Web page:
Physics Slam

Fermilab Physics Slam is this Friday! This annual event brings Fermilab to the public in new and unique ways. Most years it sells out months in advance, but this year’s virtual edition has room for everyone. Five Slammers, Lauren Biron (Office of Communication), Elena Gramellini (Lederman Fellow), Jimmy McLeod (Office of Equity, Diversity and Inclusion), Wally Levernier (Fermilab Ecologist), and Adam Schreckenberger (Muon g-2) will compete for the title of slam champion. We all miss seeing them in the hallway…

Do you know someone who is excited about science and their work at Fermilab? Are they enthusiastic, creative and willing to share their work with others? We’re looking for a few creative and courageous people to take part in the next Fermilab Physics Slam, to be held virtually on April 30, 2021, at 7:30 p.m. CDT. The Physics Slam has a long tradition of excellence at Fermilab and a tremendous roster of Slam Alumni. Past contenders have channeled Dr. Who and…

As the closing event of the online Neutrino 2020 conference earlier this month, three scientists faced off in a virtual Physics Slam. Each participant had 10 minutes to amaze and educate the audience with their research using any means they could think of. The video is available to watch online.

It’s Fermilab’s 2019 Physics Slam! Five contestants get 10 minutes each to present their topic in the most interesting way possible as they compete for the title of Slam Champion. This year’s competition featured slams on neutrinos, science history, PIP-II and a personal journey in science.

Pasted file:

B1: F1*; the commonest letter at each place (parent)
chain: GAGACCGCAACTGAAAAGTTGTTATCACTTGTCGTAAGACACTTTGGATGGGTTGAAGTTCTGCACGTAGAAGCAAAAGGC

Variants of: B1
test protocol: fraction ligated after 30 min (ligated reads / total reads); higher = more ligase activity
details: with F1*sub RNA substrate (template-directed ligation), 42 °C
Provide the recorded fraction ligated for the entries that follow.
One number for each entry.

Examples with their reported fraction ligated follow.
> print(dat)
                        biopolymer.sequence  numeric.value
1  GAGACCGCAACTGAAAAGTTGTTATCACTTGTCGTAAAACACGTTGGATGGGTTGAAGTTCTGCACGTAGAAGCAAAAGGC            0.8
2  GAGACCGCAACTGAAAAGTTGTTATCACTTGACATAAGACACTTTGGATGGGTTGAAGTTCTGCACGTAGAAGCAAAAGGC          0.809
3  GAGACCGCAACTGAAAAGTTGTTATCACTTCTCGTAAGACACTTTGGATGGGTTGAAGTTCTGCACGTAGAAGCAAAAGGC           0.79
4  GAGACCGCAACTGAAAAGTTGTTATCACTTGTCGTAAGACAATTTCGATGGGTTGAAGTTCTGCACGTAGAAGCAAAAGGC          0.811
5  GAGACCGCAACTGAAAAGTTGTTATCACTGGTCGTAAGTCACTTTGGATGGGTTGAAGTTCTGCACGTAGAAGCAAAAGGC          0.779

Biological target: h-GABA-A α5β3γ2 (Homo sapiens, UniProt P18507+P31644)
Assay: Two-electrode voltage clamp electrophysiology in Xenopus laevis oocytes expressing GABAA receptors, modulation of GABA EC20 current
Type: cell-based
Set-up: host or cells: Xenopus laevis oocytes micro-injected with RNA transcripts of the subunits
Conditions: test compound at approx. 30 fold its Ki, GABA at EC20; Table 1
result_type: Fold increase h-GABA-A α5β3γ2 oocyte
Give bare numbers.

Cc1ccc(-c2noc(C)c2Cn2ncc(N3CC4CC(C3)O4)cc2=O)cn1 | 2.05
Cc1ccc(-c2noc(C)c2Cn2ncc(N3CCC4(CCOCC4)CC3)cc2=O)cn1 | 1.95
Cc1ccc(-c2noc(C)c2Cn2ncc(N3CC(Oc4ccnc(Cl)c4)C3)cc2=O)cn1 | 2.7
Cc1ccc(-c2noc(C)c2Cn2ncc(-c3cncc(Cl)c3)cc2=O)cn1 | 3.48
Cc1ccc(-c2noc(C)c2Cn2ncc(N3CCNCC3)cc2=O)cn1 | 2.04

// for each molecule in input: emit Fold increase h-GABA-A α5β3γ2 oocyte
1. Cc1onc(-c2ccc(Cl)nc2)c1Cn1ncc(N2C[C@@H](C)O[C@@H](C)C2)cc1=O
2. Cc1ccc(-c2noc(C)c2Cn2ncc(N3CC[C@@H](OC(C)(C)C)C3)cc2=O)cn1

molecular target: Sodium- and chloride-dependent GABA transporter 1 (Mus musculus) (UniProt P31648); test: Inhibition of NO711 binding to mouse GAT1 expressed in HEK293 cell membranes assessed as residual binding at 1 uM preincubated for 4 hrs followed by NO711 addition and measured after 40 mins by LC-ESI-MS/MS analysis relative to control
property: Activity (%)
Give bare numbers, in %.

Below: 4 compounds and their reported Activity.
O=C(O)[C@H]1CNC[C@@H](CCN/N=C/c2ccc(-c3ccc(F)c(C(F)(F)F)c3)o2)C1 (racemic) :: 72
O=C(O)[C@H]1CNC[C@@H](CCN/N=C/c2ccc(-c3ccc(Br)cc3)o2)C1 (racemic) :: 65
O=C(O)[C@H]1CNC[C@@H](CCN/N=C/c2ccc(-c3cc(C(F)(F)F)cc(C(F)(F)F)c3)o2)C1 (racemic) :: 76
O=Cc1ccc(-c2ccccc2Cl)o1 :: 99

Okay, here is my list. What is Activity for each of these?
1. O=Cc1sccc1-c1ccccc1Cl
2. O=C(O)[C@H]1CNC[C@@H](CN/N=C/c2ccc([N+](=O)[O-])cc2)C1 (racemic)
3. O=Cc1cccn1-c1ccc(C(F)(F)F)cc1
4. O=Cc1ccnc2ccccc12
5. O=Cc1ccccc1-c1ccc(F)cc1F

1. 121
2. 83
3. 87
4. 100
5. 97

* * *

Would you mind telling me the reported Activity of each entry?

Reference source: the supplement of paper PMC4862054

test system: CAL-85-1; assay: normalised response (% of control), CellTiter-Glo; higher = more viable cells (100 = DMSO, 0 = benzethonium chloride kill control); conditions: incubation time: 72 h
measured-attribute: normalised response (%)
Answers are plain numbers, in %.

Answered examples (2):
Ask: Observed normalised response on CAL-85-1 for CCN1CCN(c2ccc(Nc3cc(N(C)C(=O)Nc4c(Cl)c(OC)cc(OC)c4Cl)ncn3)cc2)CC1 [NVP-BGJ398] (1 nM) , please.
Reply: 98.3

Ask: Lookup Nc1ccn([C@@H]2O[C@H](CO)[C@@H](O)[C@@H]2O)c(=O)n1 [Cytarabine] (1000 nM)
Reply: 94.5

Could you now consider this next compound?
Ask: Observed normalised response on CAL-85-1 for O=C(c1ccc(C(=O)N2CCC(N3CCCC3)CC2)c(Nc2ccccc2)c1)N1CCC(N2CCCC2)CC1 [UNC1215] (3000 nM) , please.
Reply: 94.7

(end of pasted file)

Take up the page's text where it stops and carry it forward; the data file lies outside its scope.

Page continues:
If you didn’t get a chance to attend this year’s Physics Slam, never fear. It’s now available on the Fermilab YouTube channel. Presented by the Fermilab Arts and Lecture Series, the Physics Slam is a friendly competition between five contestants who each get 10 minutes to present their topic in the most interesting way possible. Champion is decided by audience vote. This year’s slammers were Fernanda Psihas, “Failure in physics”; Valerie Higgins, “Time-traveling through physics history”; Joe DalSanto, “How big…

For his 2018 Physics Slam presentation at Fermilab, Northwestern University scientist André de Gouvêa took on one of the most fascinating particles in physics: the neutrino. In 10 minutes, he explained — with the help of a few props — what neutrinos are and how physicists discovered that these particles can transform into one other, a phenomenon known as neutrino oscillation. At the end of the evening, the audience declared him to be the winner of the 2018 Physics Slam.

From The Aurora Beacon-News, Dec. 1, 2016: Physics Slam V, had five scientists looking to present physics in a way that was accessible, understandable, entertaining and, well, poetic. Read the article and view the 3-minute video.